Thoughts and prayers were needed for the Oats and Alabama basketball. Not just for Harris and her family, but for herself.
However, the team had to move on quickly. And along the way, the team traveled to Nashville, Tennessee to face their next opponent in Vanderbilt on Tuesday night. The game was obviously emotional for the Crimson Tide, even after they defeated the Commodores 78-66.
“I didn’t necessarily see a lot of emotion before the game,” Oats said. “I saw some guys collapse after the game. I think they bottled some stuff. We have a job to do. We have to go to the game almost like a big relief. The game is over and we could breathe a sigh of relief. But I think the guys still needed some time.
“You will need a lot of time. The boys have used the resources with the school and counselors. I think more of them will see some consultants tomorrow. But it’s a tough situation for guys to go through. I thought guys locked themselves in ready to go. It’s almost like we use basketball as a bit of relaxation, if that makes sense. And then I just think after the game it got a little bit more emotional than before the game.
Shortly before Alabama’s game at Vanderbilt, Oats said he reached out to former NFL linebacker Ray Lewis for advice on the situation. While in the NFL, Lewis was arrested in January 2000 along with two other men charged with the murder of two men who were stabbed to death outside an Atlanta nightclub.
Lewis’ murder charge was dropped months later after he pleaded guilty to obstruction of justice. The other two accused were later acquitted.
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Oats said he contacted Lewis through his daughter, Diaymon Lewis, who recently graduated from Alabama. During the phone call, Oats said Ray advised him to share the Bible and pray with his players.
“The passage read, ‘For those who love God, all things work together for good,'” Oats said. “It obviously doesn’t look like there’s anything good in it, but we’re trying to use it to bring the team closer together. It’s a tragic situation. We feel terrible for any part of what anyone in our program had to do with it, but we’re trying our best to learn within the group and make better decisions.”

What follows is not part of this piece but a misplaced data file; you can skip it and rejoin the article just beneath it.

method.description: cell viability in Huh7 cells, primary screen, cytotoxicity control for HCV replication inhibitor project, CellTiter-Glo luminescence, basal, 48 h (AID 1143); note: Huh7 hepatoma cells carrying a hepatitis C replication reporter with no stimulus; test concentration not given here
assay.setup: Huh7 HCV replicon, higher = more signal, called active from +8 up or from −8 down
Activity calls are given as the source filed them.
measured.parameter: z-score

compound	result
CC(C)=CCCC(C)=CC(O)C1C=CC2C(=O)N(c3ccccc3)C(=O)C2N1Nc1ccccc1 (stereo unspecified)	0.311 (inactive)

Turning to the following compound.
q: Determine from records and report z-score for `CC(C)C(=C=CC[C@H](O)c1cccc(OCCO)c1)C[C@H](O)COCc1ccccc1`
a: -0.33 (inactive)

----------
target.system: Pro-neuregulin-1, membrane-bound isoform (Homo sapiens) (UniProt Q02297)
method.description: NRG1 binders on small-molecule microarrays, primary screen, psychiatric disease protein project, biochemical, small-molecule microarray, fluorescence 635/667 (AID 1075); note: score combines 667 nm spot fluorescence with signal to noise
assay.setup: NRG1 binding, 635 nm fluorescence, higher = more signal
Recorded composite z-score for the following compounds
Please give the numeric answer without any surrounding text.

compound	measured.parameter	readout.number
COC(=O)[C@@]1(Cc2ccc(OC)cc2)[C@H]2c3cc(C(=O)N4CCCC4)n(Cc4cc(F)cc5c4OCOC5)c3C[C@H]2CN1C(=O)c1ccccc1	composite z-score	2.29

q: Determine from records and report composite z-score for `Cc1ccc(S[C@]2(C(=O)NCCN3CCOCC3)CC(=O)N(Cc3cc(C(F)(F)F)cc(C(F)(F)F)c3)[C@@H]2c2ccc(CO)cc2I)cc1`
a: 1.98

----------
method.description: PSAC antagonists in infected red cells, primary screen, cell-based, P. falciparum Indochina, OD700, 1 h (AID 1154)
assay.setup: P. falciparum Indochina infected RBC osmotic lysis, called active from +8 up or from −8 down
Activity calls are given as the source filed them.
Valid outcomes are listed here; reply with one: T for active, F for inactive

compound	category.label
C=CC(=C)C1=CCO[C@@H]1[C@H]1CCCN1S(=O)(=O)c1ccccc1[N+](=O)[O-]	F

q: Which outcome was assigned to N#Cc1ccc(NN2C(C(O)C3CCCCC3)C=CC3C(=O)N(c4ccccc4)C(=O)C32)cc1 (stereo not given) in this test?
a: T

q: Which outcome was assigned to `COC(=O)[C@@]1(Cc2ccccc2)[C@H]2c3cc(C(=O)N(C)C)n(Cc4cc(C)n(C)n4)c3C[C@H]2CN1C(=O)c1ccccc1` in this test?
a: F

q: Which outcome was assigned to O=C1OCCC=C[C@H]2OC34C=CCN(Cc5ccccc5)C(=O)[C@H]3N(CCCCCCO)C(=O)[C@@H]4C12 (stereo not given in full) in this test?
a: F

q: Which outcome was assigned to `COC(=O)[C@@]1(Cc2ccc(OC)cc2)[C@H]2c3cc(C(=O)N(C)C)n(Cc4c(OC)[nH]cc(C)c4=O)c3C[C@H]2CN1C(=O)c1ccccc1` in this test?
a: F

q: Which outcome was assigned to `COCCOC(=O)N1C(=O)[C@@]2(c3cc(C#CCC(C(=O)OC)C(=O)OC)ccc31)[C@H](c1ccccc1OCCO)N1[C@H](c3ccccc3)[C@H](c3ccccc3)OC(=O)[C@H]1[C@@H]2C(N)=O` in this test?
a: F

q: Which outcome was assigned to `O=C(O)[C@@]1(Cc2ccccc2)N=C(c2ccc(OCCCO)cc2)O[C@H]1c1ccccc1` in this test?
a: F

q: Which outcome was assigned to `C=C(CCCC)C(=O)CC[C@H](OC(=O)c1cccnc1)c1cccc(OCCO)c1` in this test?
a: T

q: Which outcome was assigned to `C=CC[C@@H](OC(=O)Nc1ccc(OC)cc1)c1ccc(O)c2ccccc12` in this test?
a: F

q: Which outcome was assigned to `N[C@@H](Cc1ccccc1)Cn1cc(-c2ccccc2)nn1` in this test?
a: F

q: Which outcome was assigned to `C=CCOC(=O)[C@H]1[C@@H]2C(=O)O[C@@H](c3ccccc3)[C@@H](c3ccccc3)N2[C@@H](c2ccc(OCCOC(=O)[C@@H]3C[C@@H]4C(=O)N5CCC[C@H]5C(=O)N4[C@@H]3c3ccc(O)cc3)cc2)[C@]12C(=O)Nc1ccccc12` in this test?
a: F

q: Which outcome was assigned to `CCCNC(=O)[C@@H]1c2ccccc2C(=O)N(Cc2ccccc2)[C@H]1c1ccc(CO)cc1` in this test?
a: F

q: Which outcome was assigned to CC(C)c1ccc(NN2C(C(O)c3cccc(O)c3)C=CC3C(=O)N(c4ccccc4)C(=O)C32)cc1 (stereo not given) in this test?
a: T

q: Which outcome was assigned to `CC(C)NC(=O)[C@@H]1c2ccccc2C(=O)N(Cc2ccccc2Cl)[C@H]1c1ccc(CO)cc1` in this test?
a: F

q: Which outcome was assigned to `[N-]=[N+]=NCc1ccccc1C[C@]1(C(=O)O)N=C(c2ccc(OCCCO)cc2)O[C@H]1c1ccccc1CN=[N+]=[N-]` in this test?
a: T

The verse quoted was Romans 8:28, a verse often used by Christians in times of trouble or when a tragedy may have no explanation. In Paul’s letter to the Romans, the verse speaks not only to the good in the present life of Christians, but ultimately also in life afterward—that whatever happens to you, God can use it for the eternal benefit of Christians. This can either be to rescue those suffering tragedy or to send them through tragedy to bring them closer to Him.
And during the time of crisis and tragedy in Alabama basketball, Oats took the verse and shared it with his team.
“I’m a believer, so a lot of prayer, a lot of scripture reading just trying to figure out what to say to the team,” Oats told SEC Network after the game at Vanderbilt. “I shared a few passages with you. We think you can learn from that. Hopefully our guys will make better decisions in the future. Hopefully you don’t have to learn from your own mistakes, hopefully you can learn from the mistakes of others.” .
“The basketball side got really, really irrelevant there for a while, but the basketball side also gives us something where our team can pull together.”